A Few Thoughts on Humility


I run an organization called The Meekonomics Project. If you’re reading this you probably already know that. What you might not know is how much I have struggled to live out the values that the name of the organization professes.

You see, I can be really arrogant at times and I hate that about myself.

arrogant

A friend of mine once told me it’s a bit of an occupational hazard. When you are in the advice business it’s hard not to come across as a bit arrogant. People come to you with questions, and  you’re supposed to have the answers. But what happens when people decide not to take your advice? It’s hard not to be a bit arrogant about it isn’t it? We tend to write people who disagree with us off as stupid and a waste of our time. But that’s just the height of arrogance.

As I have worked through my tendency to be arrogant here are a few things I’ve learned that help promote humility.

1 – Acknowledge the questions. Say something like “Hey that’s a really good question, thanks for asking.”

2 – Ask clarifying questions. “What do you mean by that, can you give an example?”

3 – Admit what you don’t know. The adage says “You don’t know what you don’t know”, so when faced with a question you’re not completely sure about acknowledge that, say something like, “You know I’m not 100% sure let me get back to you.” Then if you like you can move on to #4.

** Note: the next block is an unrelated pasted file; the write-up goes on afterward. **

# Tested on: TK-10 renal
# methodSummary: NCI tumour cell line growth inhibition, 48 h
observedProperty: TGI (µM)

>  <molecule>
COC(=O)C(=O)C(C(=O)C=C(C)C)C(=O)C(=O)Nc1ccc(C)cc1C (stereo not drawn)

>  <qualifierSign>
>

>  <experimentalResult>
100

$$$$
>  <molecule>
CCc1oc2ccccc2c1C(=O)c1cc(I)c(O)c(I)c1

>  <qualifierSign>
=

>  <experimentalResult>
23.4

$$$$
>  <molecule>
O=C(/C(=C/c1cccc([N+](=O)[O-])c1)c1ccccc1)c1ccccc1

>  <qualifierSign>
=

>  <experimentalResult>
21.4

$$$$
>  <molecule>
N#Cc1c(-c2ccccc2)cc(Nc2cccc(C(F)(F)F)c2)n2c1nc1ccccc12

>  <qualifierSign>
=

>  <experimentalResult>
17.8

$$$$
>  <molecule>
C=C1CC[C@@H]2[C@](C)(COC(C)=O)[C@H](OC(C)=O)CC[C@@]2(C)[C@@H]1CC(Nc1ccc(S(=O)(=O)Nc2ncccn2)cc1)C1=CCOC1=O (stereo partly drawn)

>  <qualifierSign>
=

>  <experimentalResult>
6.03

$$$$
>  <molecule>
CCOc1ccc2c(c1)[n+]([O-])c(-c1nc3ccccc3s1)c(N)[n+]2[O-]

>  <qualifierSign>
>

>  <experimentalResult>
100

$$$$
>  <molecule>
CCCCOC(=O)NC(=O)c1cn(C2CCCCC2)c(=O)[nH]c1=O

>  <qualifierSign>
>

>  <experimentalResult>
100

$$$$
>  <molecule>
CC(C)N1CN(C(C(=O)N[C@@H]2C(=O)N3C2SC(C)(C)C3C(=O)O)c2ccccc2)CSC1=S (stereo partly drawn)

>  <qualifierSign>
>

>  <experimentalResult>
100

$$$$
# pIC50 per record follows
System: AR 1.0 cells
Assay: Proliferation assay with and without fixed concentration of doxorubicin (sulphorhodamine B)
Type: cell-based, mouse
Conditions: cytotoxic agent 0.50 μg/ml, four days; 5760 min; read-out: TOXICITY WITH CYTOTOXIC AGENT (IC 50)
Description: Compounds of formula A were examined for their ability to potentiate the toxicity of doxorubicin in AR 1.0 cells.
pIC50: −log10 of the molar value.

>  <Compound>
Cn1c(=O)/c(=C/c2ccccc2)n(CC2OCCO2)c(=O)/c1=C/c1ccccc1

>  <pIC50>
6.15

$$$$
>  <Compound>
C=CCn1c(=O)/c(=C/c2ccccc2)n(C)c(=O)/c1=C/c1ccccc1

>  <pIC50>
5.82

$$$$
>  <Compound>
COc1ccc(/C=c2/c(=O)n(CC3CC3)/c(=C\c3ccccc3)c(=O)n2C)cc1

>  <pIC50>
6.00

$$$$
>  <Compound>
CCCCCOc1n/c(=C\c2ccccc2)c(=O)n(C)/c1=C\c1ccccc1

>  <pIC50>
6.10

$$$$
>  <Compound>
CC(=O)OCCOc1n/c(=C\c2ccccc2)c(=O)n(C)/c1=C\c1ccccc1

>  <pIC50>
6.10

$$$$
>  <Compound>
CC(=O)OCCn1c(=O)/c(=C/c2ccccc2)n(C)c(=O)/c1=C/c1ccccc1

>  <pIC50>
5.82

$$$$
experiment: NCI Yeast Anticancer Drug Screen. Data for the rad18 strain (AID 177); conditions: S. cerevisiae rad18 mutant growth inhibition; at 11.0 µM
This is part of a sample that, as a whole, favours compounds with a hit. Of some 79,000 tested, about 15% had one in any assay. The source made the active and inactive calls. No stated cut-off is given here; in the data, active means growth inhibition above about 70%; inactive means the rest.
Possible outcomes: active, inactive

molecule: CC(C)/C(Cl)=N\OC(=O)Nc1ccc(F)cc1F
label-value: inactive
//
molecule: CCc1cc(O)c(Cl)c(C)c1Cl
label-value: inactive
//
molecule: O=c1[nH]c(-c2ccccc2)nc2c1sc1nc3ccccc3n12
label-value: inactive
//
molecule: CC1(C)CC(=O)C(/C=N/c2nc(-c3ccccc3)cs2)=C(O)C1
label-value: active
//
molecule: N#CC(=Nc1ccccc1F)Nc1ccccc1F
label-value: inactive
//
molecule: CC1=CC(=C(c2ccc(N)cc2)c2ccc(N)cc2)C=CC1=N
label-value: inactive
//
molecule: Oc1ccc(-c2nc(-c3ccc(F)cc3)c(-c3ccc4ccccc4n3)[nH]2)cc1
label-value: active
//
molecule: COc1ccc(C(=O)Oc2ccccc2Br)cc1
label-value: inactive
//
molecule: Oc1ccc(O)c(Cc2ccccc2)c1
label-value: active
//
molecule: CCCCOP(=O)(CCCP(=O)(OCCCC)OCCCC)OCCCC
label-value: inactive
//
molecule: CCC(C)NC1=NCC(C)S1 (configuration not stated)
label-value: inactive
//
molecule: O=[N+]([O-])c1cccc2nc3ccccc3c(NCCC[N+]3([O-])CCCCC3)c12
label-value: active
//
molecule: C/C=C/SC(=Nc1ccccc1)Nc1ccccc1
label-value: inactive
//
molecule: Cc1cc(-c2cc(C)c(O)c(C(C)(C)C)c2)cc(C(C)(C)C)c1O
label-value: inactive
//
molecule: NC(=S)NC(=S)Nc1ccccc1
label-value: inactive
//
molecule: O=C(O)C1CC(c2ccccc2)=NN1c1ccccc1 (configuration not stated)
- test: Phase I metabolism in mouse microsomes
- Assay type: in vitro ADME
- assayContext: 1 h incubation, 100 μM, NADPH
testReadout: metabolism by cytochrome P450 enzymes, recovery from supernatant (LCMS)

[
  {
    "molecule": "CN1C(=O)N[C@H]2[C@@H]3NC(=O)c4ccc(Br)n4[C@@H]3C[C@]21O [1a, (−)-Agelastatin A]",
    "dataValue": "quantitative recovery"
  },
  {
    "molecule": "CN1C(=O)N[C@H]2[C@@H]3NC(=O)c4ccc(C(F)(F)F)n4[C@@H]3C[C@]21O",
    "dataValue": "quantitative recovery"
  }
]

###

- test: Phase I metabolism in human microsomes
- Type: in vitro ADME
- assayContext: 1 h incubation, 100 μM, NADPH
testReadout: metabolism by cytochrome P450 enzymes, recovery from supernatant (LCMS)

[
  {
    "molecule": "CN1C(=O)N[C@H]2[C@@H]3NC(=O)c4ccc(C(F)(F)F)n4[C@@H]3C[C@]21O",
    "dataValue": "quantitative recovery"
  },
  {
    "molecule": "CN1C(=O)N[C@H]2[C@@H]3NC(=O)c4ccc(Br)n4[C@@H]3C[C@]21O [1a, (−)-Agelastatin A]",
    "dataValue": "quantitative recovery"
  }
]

4 – Avoid absolutes. Phrases like, “What I and others have found”, “In my opinion”, “This has worked in the past”, take the emphasis off yourself and frame the response in a way that makes you look less like a dictator and more like a fellow traveller or learned source who’s just a little bit further down the same road.

humble

Remember, in this day and age information is exceedingly easy to get. When people have questions they can usually find the answers on their own with just a few clicks of a mouse. Any business that is based on advice and expert commentary needs to be aware of that. The value you add is more in how you deliver it than the content you provide. In my opinion a little humility goes a long way to building a lasting, trust based relationship with your clients while arrogance only serves to alienate people and give them reasons to discredit you, especially if your brand has the word meek in it…

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